I've only seen it once so it's hard for me to remember every detail, but that was my impression watching the movie, unequivocally.  The initial detainee is tortured and later gives them the information on the courier.  Another detainee mentions something about not wanting to be tortured again, or someone else says he won't be tortured again.  When the pictures are flashed of people who ID'd the courier, you assume they've been tortured. Not one line implies that they haven't, so given what the film has already presented, that's the clear implication (given how movies and storytelling work).  During a conversation in Washington (I think), someone says their information has dried up since they were hamstrung on "the detainee program."  The only bit of information that I don't recall carrying the implication of torture is when the female analyst hands Maya the real name of the courier.  I don't recall if that name was surrendered under torture or not.  As I recall, the only mentions of not torturing were Obama on TV saying essentially "we don't torture" (which appeared to get zero reaction from the people watching it) and talk of politics changing.  No mention from a single character that torture didn't work, was morally wrong or bad policy.  To me, this movie is the narrative equivalent of making a movie about the Iraq war taking as fact that Saddam Hussein had WMD and the warning would be a mushroom cloud, without any mention that there many dissenting voices and no real evidence. 

post #122 of 340
Quote:
Originally Posted by Parker View Post

And yes, I realize that a key piece of information comes from the featured detainee that is tortured in the beginning. I think if the movie was advocating torture as an effective tool, it would have that character reveal the information after being tortured. His attitude towards the torture is resilient though. The movie makes a point of him giving misleading information quite clearly.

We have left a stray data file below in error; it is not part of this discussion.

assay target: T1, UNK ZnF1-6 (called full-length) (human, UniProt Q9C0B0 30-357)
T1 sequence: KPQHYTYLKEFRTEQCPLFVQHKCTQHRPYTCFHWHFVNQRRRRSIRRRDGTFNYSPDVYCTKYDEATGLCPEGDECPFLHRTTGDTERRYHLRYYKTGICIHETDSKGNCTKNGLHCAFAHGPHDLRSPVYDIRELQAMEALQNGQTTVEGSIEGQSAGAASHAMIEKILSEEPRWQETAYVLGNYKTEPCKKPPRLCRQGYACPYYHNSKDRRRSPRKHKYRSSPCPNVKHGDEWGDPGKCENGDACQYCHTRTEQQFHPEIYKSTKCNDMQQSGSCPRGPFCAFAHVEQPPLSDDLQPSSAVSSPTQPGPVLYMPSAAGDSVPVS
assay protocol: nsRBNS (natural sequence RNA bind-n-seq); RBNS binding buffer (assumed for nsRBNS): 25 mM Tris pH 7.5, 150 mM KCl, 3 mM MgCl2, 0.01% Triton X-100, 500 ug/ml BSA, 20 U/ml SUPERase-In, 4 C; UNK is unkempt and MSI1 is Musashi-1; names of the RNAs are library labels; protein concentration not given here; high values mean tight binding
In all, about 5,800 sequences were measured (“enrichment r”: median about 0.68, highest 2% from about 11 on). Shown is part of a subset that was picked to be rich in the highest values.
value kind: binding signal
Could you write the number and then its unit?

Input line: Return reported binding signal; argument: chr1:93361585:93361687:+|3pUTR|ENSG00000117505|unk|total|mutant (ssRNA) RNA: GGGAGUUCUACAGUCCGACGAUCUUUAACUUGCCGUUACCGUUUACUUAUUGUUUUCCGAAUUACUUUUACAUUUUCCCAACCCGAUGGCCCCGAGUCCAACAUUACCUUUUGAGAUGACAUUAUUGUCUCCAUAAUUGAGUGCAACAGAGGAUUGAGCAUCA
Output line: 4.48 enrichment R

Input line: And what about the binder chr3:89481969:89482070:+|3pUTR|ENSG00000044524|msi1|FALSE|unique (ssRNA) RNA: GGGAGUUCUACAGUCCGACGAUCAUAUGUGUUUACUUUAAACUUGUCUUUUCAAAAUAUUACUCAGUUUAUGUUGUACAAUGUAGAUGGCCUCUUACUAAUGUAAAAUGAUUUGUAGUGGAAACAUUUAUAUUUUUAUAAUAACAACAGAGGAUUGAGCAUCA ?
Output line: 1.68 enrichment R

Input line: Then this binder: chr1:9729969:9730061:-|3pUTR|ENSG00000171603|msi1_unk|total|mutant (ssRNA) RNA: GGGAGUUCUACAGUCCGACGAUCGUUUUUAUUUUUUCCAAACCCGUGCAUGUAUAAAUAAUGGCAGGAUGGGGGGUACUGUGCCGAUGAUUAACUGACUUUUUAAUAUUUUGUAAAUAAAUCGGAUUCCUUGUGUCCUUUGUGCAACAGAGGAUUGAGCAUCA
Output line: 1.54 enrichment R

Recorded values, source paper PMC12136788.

The torture works so poorly that the CIA has to lie to that character, lie to him and tell him he gave them information that he actually didn't! Only then, with the added bonus of carrot versus stick, does he give up information that leads to the Saudi Group.

I know what you're thinking. "He wouldn't have given that information up if it wasn't for the torture." But we don't know that, and I love the ambiguity of that idea. We could have easily just gotten the information from lying to him. Or, perhaps, maybe not? Perhaps torture works, but what's the cost of it working? It fits with the movies ambivalent tone about, well, everything. That's why I can't believe anyone would watch this movie and think it's pro or anti anything. It just is. It doesn't condemn or condone anyone. It's just methodical and cold and presents itself matter of factly. 

 

There's no ambiguity.  If you were in a vacuum and knew nothing of what actually happened and had no moral judgment about torture, you'd come out of that movie saying, "It was a movie about the CIA using torture to get information that led to bin Laden."  Yes, it does present itself matter-of-factly.  It makes its case, but it's about an incident that is still fresh in all of our minds, we lived through through this, and it leaves out huge swaths of facts.  It also leaves out any kind of discussion of effectiveness -- you wouldn't know there were experienced interrogators who testified that torture was counter productive and did not, in fact, yield the information that led to bin Laden -- much less any kind of moral soul searching among the characters. 

 

I thought the raid was well done though.

post #123 of 340

The reason that they're able to get what they have by the end of the movie comes not from torture but from a piece of intelligence that was provided to them post 9/11 by another government (Saudi? Iraqi? I forget). The reason they didn't get to that information quicker is because they're buried in information and too busy doing things like torturing detainees to very little results. They make a point of stating this in the final act. And remember, the one detainee tells them that their lead is dead. So whatever good results they got out of torture, they also received misleading information as well, which underlines how inconclusive the results actually are (if that particularly detainee was actually tortured, which remains ambiguous). 

 

Yes, they get a lead in the first half of the movie. I maintain that it's very ambiguous/questionable if that lead would have existed solely because of torture (the attitude the movie takes on torture is less "this is how it works" so much as it's "this is what it is"). But the second half removes the torture equation completely (which is the point of the Obama clip). And yet, they/she still manages to obtain their goal using other means. I feel like that's the strongest anti-torture statement the movie can make. To say they would have gotten the same results by using torture throughout the movie feels disingenuous. And to say the movie is directly promoting torture by not featuring anyone literally standing up against it seems downright silly and feels like it would cheapen the movie. I personally don't feel like it needs to, sine the point of the film is about how data begets violence which begets data. This isn't a manhunt so much of a search for something real in a digital universe full of hard drives, modems, phone lines and blips on screens. 

post #124 of 340
Quote:
Originally Posted by yt View Post